The Beef Initiative

The Candle that Became Your Consumption

I have been talking about seed oils for a while now. I was not the first nor will I be the last. I am by no means an expert on the science behind seed oils. I know one thing and I have no hesitation to view seed oils as very dangerous and they are one of the leading causes of our metabolic failure and overall decline in our health.

To not pay attention to the elephant in the room that exists I am not being sarcastic here is to live in a state of denial that is seen in the chemical addiction and rehabilitation industry.

The level of denial that has enveloped our nation when it comes to food, and the causes of our health crisis, has never been seen nor experienced in the history of man on the scale that we are experiencing and seeing now.

One thing is true. Seed Oils are “Science” they are not food. They are engineered, squeezed, pressed, and eventually will clog up your body. I do not choose to consume science that is empowered by the manipulation of chemicals that none of us know how to pronounce.

I do not need an academic degree, nor do I need a corporate title to know that seed oils are a form of manipulation a nation does not understand.

Watch this video here to understand how canola oil is made. This video explains the side-effects of canola oil, trans fats, and name change of canola oil and its history of marketing.

Our food has become a drug and this is destroying lives. It is time to accept this fact and it is time to make changes at home and it is time to re-educate ourselves and our children what food really is. It is time to pioneer and adopt a new form of Food Intelligence.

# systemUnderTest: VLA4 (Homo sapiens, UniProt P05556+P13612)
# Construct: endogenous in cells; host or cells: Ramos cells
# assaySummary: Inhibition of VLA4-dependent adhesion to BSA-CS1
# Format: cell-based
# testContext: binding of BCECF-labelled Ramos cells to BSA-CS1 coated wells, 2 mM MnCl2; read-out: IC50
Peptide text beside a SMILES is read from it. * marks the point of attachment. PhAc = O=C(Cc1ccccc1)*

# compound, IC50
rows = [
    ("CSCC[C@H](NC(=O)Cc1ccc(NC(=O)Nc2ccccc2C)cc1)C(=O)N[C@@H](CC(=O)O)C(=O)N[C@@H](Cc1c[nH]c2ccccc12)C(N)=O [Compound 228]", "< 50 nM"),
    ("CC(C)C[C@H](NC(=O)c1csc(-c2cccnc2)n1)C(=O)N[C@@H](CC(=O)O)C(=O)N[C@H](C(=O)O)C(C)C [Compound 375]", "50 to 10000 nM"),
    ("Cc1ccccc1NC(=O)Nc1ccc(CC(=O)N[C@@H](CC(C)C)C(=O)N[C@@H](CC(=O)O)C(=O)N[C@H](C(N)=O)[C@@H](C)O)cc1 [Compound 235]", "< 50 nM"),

We will be creating a series that is based on one topic, seed oils.

Below is a glimpse of what you will be able to learn and articles that you can leverage to begin your research down the rabbit hole of the harvest of deception that is causing you to be more ignorant, ill nourished and less than you should be in mind, body and spirit.

We look to the pharmaceutical industry to save us with prescriptions and we rely on the medical industry to perform maintenance on our diseases that are extremely new and rare in the history of humanity.

From 78% of our nation being overweight or obese to 1 our of 2 of Americans being diabetic or pre-diabetic.

46% of children from the ages of 5-11yrs old now or overweight or obese.

I will not be a part of this anymore nor should you. With all the information available to us on food intelligence, why would a person participate in the engineered demise of their health?

Do you know much about Proctor and Gamble or where they come from? Do you know they are the inventors of Crisco? Guess what? They were a candle and soap company back before a nation began using electricity. Take a look at this video on how to make a crisco candle; then think about what you are consuming.

When there was less demand for their candles they created a new form of cooking oil. This cooking oil was made out of the same material as they had used to make candles and soap.

Cotton seed oil.

Let’s begin our journey into the source of the seed of the truth of seed oils. Each week I will be bringing you more information and food intelligence directly focused on the seed oil industry.

It just takes one small change to begin a new form of living. Be bold and let’s all do it together.

Crisco - how marketing trumped nutrition

History of Crisco.